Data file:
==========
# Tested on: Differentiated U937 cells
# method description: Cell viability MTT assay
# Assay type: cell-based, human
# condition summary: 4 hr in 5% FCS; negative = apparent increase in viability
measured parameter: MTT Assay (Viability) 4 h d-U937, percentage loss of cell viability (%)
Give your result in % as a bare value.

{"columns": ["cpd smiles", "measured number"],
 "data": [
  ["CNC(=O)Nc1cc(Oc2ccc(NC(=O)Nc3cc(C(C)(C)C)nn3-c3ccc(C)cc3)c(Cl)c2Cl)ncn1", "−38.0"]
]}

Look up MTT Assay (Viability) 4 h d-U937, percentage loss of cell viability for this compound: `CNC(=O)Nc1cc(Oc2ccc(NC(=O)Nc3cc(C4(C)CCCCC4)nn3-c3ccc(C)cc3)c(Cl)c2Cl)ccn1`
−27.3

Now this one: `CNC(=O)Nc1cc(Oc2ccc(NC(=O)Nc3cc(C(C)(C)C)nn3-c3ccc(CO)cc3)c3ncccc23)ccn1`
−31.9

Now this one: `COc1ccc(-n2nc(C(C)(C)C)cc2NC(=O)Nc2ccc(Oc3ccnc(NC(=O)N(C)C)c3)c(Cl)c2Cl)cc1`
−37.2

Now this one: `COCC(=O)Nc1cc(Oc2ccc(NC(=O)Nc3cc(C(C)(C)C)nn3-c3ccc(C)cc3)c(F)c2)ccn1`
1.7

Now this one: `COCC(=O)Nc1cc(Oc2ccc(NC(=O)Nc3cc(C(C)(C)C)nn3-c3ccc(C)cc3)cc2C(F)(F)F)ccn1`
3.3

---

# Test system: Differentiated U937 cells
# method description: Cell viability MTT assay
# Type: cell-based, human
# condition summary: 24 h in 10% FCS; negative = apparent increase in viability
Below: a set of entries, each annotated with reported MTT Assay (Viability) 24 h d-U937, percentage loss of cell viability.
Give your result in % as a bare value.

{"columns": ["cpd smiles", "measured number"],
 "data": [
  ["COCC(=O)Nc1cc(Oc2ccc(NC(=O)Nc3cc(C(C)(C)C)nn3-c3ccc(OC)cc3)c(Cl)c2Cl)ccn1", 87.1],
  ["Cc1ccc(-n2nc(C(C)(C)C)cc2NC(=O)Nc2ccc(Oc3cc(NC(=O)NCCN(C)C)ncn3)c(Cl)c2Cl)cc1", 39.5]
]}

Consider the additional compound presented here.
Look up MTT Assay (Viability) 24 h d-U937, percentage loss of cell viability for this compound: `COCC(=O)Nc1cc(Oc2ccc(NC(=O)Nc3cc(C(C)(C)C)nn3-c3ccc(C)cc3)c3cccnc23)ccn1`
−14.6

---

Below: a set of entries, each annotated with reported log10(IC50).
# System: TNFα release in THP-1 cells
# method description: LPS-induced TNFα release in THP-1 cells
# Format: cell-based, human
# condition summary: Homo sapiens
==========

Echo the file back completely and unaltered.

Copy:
# Tested on: Differentiated U937 cells
# method description: Cell viability MTT assay
# Assay type: cell-based, human
# condition summary: 4 hr in 5% FCS; negative = apparent increase in viability
measured parameter: MTT Assay (Viability) 4 h d-U937, percentage loss of cell viability (%)
Give your result in % as a bare value.

{"columns": ["cpd smiles", "measured number"],
 "data": [
  ["CNC(=O)Nc1cc(Oc2ccc(NC(=O)Nc3cc(C(C)(C)C)nn3-c3ccc(C)cc3)c(Cl)c2Cl)ncn1", "−38.0"]
]}

Look up MTT Assay (Viability) 4 h d-U937, percentage loss of cell viability for this compound: `CNC(=O)Nc1cc(Oc2ccc(NC(=O)Nc3cc(C4(C)CCCCC4)nn3-c3ccc(C)cc3)c(Cl)c2Cl)ccn1`
−27.3

Now this one: `CNC(=O)Nc1cc(Oc2ccc(NC(=O)Nc3cc(C(C)(C)C)nn3-c3ccc(CO)cc3)c3ncccc23)ccn1`
−31.9

Now this one: `COc1ccc(-n2nc(C(C)(C)C)cc2NC(=O)Nc2ccc(Oc3ccnc(NC(=O)N(C)C)c3)c(Cl)c2Cl)cc1`
−37.2

Now this one: `COCC(=O)Nc1cc(Oc2ccc(NC(=O)Nc3cc(C(C)(C)C)nn3-c3ccc(C)cc3)c(F)c2)ccn1`
1.7

Now this one: `COCC(=O)Nc1cc(Oc2ccc(NC(=O)Nc3cc(C(C)(C)C)nn3-c3ccc(C)cc3)cc2C(F)(F)F)ccn1`
3.3

---

# Test system: Differentiated U937 cells
# method description: Cell viability MTT assay
# Type: cell-based, human
# condition summary: 24 h in 10% FCS; negative = apparent increase in viability
Below: a set of entries, each annotated with reported MTT Assay (Viability) 24 h d-U937, percentage loss of cell viability.
Give your result in % as a bare value.

{"columns": ["cpd smiles", "measured number"],
 "data": [
  ["COCC(=O)Nc1cc(Oc2ccc(NC(=O)Nc3cc(C(C)(C)C)nn3-c3ccc(OC)cc3)c(Cl)c2Cl)ccn1", 87.1],
  ["Cc1ccc(-n2nc(C(C)(C)C)cc2NC(=O)Nc2ccc(Oc3cc(NC(=O)NCCN(C)C)ncn3)c(Cl)c2Cl)cc1", 39.5]
]}

Consider the additional compound presented here.
Look up MTT Assay (Viability) 24 h d-U937, percentage loss of cell viability for this compound: `COCC(=O)Nc1cc(Oc2ccc(NC(=O)Nc3cc(C(C)(C)C)nn3-c3ccc(C)cc3)c3cccnc23)ccn1`
−14.6

---

Below: a set of entries, each annotated with reported log10(IC50).
# System: TNFα release in THP-1 cells
# method description: LPS-induced TNFα release in THP-1 cells
# Format: cell-based, human
# condition summary: Homo sapiens